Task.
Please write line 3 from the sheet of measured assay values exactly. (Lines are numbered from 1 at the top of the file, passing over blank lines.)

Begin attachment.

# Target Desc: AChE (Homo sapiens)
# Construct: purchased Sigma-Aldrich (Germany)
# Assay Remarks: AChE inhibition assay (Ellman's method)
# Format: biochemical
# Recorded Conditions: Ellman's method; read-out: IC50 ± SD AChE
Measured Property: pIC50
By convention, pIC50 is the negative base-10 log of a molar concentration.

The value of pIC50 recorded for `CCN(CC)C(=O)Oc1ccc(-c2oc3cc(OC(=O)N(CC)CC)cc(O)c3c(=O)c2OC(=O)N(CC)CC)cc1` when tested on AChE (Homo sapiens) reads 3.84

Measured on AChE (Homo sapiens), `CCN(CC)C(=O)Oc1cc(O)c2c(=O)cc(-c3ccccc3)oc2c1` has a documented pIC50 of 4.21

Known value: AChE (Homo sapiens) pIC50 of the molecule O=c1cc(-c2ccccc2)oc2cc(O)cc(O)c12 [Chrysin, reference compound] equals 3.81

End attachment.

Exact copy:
# Assay Remarks: AChE inhibition assay (Ellman's method)